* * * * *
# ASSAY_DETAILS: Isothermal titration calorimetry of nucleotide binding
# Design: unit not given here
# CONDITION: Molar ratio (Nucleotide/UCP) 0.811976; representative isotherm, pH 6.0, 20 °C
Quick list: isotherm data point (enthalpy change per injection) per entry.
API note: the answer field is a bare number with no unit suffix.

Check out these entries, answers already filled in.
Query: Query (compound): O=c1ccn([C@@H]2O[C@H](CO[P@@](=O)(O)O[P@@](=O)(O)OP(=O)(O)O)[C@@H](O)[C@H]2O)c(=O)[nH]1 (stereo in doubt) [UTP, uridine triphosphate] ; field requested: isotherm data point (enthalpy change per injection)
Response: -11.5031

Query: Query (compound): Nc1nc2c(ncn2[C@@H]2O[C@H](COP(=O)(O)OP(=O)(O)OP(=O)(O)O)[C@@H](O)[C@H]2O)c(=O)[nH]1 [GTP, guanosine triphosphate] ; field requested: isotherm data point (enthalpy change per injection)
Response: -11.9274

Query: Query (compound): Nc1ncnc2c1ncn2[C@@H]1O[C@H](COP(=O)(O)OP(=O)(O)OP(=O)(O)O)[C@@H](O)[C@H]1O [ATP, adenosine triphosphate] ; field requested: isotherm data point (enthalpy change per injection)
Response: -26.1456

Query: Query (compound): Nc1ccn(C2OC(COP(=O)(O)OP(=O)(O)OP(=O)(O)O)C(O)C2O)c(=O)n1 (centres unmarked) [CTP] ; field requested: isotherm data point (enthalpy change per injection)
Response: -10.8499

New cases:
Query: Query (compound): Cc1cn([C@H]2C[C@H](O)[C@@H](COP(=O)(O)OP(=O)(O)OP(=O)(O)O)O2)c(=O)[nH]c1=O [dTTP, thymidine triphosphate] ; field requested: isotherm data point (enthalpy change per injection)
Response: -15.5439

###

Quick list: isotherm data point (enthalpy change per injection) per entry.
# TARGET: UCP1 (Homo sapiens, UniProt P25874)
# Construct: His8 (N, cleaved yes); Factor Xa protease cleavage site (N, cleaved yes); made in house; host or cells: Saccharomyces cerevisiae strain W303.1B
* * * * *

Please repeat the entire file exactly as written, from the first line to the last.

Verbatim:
# ASSAY_DETAILS: Isothermal titration calorimetry of nucleotide binding
# Design: unit not given here
# CONDITION: Molar ratio (Nucleotide/UCP) 0.811976; representative isotherm, pH 6.0, 20 °C
Quick list: isotherm data point (enthalpy change per injection) per entry.
API note: the answer field is a bare number with no unit suffix.

Check out these entries, answers already filled in.
Query: Query (compound): O=c1ccn([C@@H]2O[C@H](CO[P@@](=O)(O)O[P@@](=O)(O)OP(=O)(O)O)[C@@H](O)[C@H]2O)c(=O)[nH]1 (stereo in doubt) [UTP, uridine triphosphate] ; field requested: isotherm data point (enthalpy change per injection)
Response: -11.5031

Query: Query (compound): Nc1nc2c(ncn2[C@@H]2O[C@H](COP(=O)(O)OP(=O)(O)OP(=O)(O)O)[C@@H](O)[C@H]2O)c(=O)[nH]1 [GTP, guanosine triphosphate] ; field requested: isotherm data point (enthalpy change per injection)
Response: -11.9274

Query: Query (compound): Nc1ncnc2c1ncn2[C@@H]1O[C@H](COP(=O)(O)OP(=O)(O)OP(=O)(O)O)[C@@H](O)[C@H]1O [ATP, adenosine triphosphate] ; field requested: isotherm data point (enthalpy change per injection)
Response: -26.1456

Query: Query (compound): Nc1ccn(C2OC(COP(=O)(O)OP(=O)(O)OP(=O)(O)O)C(O)C2O)c(=O)n1 (centres unmarked) [CTP] ; field requested: isotherm data point (enthalpy change per injection)
Response: -10.8499

New cases:
Query: Query (compound): Cc1cn([C@H]2C[C@H](O)[C@@H](COP(=O)(O)OP(=O)(O)OP(=O)(O)O)O2)c(=O)[nH]c1=O [dTTP, thymidine triphosphate] ; field requested: isotherm data point (enthalpy change per injection)
Response: -15.5439

###

Quick list: isotherm data point (enthalpy change per injection) per entry.
# TARGET: UCP1 (Homo sapiens, UniProt P25874)
# Construct: His8 (N, cleaved yes); Factor Xa protease cleavage site (N, cleaved yes); made in house; host or cells: Saccharomyces cerevisiae strain W303.1B